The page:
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• Begin on your hands and knees, with your hands directly under your shoulders and your knees directly under your hips (this is called Table Pose). Un-tuck your toes so the tops of your feet are pressing against the floor. The fold of your wrists should be parallel to the top edge of your mat.

• Gaze at a point between both of your palms.

• Draw your belly button toward your spine without arching your back. Then, extend your right leg behind you. Tuck your toes and keep them resting on the mat. Press back through the ball of your foot to lengthen your leg. Keep your spine neutral.

• With your abdominal muscles engaged, extend your left arm forward to shoulder-height, and reach through your fingertips. At the same time, lift your leg off the floor, a few inches or all the way to hip-level. Do not lift your leg higher than shoulder-level.

• Hold for a count of three.

• Exhale and release back to Table Pose, on both hands and knees.

• Repeat on the other side, extending your left leg and right arm. Hold for the same amount of time, then release back to Table Pose. This is one round.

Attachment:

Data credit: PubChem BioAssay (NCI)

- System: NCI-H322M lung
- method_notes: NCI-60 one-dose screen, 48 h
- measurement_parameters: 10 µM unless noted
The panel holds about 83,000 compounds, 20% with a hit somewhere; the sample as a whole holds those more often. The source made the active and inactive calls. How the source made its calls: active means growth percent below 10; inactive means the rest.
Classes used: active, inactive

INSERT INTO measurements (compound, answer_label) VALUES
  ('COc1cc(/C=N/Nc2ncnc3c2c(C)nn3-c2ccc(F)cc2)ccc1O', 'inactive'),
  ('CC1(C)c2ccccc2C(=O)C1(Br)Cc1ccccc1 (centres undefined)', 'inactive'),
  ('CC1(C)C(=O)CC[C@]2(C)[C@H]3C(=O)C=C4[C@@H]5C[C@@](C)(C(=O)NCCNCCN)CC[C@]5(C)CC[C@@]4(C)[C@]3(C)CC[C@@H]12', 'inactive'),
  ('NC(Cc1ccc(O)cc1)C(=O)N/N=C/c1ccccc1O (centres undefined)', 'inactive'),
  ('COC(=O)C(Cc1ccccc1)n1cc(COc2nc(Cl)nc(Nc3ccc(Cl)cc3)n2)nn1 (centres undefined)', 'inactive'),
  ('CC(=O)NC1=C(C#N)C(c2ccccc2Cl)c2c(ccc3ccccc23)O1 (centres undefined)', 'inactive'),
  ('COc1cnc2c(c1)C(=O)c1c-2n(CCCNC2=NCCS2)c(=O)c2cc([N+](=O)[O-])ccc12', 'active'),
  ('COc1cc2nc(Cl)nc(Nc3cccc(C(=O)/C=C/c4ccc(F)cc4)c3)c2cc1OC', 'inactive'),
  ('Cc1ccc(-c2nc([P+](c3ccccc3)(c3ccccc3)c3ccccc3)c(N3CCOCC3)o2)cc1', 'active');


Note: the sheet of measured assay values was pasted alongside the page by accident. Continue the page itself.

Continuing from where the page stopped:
• Complete 5-10 rounds,

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Balancing Table pose improves balance, memory, focus and coordination. This posture builds core body strength and lengthens the spine.

The Balancing Table is a great pose to improve balance! It looks simple but students are often surprised at how difficult it is to remain stable and balance! It teaches us to pay attention to the alignment, the breath, the core and to focus!

Balancing Table (to be honest, I never use the Sanskrit name for this pose!) also helps improve the memory and coordination and the core strength if practised regularly.

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